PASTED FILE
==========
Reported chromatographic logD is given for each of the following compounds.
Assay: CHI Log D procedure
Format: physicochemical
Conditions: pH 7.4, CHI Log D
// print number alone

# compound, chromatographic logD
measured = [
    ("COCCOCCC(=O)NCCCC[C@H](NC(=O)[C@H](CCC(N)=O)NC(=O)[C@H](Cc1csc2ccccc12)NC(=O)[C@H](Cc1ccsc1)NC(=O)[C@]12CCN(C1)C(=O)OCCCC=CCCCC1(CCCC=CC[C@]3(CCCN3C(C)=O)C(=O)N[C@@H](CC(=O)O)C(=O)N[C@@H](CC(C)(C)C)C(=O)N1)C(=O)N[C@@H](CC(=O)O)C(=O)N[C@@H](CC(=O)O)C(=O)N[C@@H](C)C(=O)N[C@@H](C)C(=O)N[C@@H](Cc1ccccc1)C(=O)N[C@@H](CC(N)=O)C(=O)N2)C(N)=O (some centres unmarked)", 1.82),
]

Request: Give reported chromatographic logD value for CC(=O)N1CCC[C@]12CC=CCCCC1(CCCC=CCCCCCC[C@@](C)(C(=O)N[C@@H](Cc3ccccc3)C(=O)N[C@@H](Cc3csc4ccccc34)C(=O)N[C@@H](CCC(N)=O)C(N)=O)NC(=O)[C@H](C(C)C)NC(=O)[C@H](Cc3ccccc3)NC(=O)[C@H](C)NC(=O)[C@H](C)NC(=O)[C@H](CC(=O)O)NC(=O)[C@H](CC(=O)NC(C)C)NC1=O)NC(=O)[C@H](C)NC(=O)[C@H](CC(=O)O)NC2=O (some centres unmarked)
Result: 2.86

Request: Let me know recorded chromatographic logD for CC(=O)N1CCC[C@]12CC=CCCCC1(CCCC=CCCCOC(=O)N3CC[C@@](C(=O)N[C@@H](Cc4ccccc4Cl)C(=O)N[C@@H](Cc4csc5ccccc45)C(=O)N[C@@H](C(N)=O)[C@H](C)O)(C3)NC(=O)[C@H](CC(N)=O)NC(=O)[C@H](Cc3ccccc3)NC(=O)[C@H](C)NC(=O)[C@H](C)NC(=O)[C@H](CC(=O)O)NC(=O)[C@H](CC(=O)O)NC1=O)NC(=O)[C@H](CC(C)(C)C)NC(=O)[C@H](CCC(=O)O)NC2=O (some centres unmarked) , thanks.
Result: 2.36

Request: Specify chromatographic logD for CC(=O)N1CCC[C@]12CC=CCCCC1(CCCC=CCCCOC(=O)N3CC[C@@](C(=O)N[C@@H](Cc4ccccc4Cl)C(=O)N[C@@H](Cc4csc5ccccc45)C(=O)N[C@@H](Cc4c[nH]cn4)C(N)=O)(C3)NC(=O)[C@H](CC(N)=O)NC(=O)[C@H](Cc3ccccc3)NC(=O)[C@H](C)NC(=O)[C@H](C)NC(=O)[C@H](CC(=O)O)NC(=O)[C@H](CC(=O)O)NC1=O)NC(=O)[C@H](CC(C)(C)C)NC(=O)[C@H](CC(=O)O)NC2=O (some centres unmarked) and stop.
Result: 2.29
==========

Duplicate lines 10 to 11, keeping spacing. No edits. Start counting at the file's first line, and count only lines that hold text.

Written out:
Request: Give reported chromatographic logD value for CC(=O)N1CCC[C@]12CC=CCCCC1(CCCC=CCCCCCC[C@@](C)(C(=O)N[C@@H](Cc3ccccc3)C(=O)N[C@@H](Cc3csc4ccccc34)C(=O)N[C@@H](CCC(N)=O)C(N)=O)NC(=O)[C@H](C(C)C)NC(=O)[C@H](Cc3ccccc3)NC(=O)[C@H](C)NC(=O)[C@H](C)NC(=O)[C@H](CC(=O)O)NC(=O)[C@H](CC(=O)NC(C)C)NC1=O)NC(=O)[C@H](C)NC(=O)[C@H](CC(=O)O)NC2=O (some centres unmarked)
Result: 2.86